Move to European time fails in Commons
A BID to consider moving UK time forward by an hour to Central European Time has faltered after a ‘small group’ of MPs talked out the Bill during its report stage, meaning it ran out of time.
The Daylight Saving Bill, in the form of a Private Members’ Bill, had been introduced by Tory MP Rebecca Harris.
It would have given the go-ahead for a three-year study into the benefits of moving the clocks forward by an hour, meaning lighter winter evenings, which supporters claimed would cut road deaths, boost tourism and reduce energy use.
It would have meant having the clocks at Greenwich Mean Time plus one hour (GMT +1) in the winter and GMT +2 in the summer.
However, the suggestion had met with a mixed response from the UK’s farming unions, with one saying it had no views one way or the other, while another was ‘sceptical’ about arguments in favour of a move.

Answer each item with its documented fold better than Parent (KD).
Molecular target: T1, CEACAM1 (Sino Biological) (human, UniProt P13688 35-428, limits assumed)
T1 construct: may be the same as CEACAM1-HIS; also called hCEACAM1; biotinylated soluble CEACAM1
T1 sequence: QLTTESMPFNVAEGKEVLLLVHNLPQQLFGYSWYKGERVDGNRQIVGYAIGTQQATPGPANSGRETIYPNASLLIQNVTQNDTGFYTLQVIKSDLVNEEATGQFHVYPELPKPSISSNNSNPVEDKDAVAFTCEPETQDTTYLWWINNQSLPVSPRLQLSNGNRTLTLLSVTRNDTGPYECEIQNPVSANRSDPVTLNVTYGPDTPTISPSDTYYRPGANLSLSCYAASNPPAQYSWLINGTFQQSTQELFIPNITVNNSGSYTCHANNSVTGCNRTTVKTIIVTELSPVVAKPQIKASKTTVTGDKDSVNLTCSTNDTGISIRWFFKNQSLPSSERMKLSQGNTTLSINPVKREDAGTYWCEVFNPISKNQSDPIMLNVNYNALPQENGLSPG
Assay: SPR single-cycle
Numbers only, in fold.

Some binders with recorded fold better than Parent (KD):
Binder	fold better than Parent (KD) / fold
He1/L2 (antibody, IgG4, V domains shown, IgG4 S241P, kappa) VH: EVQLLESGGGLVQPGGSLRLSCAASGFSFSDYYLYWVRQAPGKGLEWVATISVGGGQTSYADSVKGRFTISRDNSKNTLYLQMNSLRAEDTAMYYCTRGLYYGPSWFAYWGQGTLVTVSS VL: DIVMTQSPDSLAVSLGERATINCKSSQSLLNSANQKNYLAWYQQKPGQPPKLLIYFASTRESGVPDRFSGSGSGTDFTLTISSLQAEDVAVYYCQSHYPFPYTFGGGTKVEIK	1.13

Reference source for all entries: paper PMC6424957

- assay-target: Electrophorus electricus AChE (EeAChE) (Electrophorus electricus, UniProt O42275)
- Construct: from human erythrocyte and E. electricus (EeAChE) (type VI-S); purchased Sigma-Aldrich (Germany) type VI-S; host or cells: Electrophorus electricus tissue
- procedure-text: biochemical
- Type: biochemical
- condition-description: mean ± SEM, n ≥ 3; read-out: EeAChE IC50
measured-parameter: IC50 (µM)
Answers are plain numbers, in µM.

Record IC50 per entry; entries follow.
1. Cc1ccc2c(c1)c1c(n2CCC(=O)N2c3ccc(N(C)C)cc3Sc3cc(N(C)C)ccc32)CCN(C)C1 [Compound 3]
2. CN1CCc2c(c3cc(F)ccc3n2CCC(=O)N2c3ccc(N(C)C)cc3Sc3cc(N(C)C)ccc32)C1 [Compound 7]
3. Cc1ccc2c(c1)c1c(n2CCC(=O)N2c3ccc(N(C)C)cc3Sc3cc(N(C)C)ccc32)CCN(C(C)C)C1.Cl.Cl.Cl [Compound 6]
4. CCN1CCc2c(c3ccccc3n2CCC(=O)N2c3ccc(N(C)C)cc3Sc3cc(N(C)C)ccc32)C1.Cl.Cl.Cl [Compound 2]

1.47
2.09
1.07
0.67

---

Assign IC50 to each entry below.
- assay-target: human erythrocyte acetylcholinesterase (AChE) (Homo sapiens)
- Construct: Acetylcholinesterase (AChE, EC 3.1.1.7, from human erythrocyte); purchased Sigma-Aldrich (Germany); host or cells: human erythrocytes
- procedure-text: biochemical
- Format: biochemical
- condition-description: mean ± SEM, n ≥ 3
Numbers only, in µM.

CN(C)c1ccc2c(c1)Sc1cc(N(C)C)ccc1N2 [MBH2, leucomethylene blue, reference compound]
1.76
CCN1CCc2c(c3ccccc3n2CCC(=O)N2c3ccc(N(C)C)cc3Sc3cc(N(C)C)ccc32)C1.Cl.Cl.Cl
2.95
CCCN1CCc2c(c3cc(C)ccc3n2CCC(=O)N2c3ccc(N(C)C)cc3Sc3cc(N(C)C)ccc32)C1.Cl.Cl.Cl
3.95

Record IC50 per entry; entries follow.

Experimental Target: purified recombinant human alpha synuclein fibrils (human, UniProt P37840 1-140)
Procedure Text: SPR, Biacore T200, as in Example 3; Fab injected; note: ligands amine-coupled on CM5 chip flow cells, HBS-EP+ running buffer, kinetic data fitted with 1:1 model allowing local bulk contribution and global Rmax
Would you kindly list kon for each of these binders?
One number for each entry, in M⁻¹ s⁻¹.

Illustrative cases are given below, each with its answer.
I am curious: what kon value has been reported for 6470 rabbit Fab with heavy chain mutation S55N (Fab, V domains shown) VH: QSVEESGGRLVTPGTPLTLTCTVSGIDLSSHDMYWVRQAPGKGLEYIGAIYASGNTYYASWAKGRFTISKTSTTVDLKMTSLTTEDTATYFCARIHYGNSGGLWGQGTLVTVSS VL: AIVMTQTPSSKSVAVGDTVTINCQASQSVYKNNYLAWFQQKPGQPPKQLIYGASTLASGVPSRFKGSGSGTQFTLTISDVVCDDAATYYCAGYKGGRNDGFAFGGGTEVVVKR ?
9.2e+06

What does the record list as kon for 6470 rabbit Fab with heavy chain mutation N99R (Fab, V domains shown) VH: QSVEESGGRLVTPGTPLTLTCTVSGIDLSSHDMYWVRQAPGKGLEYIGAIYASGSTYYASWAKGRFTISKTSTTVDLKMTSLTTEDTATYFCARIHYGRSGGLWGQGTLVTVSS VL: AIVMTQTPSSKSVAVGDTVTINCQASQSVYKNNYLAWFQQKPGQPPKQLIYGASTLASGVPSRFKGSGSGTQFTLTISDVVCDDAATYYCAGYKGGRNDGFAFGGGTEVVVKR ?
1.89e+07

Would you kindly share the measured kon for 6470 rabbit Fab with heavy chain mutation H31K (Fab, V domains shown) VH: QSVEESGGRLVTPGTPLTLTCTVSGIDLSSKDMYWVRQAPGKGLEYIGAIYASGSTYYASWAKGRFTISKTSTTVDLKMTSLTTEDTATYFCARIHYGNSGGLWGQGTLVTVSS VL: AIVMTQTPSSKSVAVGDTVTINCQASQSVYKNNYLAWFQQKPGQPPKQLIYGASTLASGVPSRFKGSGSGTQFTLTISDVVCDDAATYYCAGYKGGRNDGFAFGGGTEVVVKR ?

Following the Bill’s failure to move forward, the Government said it would not allow any more time to debate it, despite calls from MPs on all sides of the House for it to do so.
Speaking during the business statement this week, Commons Leader Sir George Young said the Bill should not be given any more time because it stood no chance of becoming law.
With no further days expected to be given to debate Private Members’ Bills this Parliamentary session, the legislation is expected to fall.
Sir George said giving the Bill more time would not ‘do the trick’, and suggested another MP should ‘pick up the baton’ and try to push through similar legislation in the next Private Members’ Bill ballot.